Restoring the South Florida Wetlands

Show Summary - July 20, 2009

Guest: Bob DeGross

Bob DeGross (Ochopee, FL), Big Cypress National Preserve, FL. "Water Restoration in the Everglades."

The Big Cypress National Preserve was created in 1974 to help protect the Everglades and associated ecosystems. The ecosystem begins at a chain of lakes around Orlando and flows down the Kissimmee River into Lake Okeechobee. This is a very wet and flat region that receives 60 inches of rain a year and no snow. Lake Okechobee does not have a natural river outlet but from the lake to the Florida Keys, an immense amount of water flows as a "river of grass" that includes the Everglades and the Big Cypress Swamp.

The Everglades ecosystem experiences a seasonal draught that is made much worse by the system of canals constructed many years ago to channel runoff, create dry land for development, and provide water for the immense South Florida population centers. As a result, many of the region's magnificent wildlife species are threatened or endangered (flamingoes, bald eagles, scarlet ibises, key deer, Florida panthers, etc.).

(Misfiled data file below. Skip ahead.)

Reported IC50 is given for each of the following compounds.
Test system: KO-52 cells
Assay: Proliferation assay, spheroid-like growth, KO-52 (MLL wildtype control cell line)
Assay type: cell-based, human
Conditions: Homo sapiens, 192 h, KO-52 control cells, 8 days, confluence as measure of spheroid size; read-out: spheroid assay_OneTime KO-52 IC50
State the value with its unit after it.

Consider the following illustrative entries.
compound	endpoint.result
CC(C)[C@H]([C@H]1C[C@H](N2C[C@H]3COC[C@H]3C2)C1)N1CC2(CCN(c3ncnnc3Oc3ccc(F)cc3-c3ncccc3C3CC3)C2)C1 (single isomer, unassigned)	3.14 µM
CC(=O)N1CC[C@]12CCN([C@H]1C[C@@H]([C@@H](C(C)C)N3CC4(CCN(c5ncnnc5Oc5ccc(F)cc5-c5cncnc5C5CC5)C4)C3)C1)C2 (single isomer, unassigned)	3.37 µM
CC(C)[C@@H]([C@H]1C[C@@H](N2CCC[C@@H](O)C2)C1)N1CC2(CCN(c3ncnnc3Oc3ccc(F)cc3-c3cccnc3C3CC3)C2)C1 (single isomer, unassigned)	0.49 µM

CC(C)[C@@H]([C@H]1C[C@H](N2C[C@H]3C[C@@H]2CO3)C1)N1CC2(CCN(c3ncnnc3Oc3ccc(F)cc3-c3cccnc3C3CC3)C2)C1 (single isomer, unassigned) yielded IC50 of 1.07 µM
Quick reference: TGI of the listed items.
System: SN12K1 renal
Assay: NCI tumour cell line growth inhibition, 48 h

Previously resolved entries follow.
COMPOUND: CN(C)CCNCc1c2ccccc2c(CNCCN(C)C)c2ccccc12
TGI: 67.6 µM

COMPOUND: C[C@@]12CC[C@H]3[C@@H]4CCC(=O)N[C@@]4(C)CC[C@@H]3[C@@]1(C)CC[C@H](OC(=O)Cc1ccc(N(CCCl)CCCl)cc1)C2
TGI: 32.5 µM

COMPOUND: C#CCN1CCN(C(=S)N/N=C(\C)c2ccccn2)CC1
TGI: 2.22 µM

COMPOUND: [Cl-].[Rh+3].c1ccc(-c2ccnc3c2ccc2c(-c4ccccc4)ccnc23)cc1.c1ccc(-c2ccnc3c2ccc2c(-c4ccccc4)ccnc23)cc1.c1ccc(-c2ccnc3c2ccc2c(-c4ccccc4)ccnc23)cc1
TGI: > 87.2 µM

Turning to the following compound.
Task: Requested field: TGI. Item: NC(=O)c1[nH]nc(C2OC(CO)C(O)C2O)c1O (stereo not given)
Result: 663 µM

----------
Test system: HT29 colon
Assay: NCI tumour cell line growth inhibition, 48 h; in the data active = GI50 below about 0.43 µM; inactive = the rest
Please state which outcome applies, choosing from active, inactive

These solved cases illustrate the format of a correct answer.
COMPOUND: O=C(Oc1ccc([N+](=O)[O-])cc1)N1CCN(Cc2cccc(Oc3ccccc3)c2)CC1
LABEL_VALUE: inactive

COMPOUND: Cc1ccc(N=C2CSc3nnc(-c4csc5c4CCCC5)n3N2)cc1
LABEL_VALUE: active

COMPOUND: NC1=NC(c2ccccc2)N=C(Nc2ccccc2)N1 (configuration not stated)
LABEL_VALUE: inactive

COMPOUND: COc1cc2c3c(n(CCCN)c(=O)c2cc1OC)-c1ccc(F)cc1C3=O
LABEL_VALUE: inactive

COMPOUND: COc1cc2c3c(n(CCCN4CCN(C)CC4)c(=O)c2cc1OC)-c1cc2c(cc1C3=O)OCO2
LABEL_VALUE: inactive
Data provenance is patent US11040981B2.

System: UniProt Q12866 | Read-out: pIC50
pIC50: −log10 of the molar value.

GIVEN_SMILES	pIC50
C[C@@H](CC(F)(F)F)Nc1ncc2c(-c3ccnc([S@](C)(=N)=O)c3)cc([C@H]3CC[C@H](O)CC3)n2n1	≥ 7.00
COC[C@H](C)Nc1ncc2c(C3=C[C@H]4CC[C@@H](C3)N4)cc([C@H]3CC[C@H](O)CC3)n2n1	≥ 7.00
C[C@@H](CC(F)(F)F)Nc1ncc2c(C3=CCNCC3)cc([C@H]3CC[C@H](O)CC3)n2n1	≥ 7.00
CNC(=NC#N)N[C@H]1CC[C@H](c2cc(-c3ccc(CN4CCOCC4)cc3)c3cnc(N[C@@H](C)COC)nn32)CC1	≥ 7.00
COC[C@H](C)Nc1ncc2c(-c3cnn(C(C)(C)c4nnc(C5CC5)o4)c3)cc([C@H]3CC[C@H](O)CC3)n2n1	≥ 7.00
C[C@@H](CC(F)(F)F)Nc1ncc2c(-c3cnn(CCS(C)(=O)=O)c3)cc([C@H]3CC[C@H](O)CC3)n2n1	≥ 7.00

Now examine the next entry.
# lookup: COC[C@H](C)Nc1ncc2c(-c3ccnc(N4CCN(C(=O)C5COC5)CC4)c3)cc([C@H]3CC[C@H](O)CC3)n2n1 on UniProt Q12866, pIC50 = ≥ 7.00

There is also, lately, a problem with exotic species being released into the Everglades, such as Burmese pythons (let loose as unwanted pets).

Alligators are abundant and critical to the ecosystem because they create "gator holes" that can be the sole means of survival for some species during the dry season.

Categories: Bodies of Water, International Health Orgs, Outdoor Recreation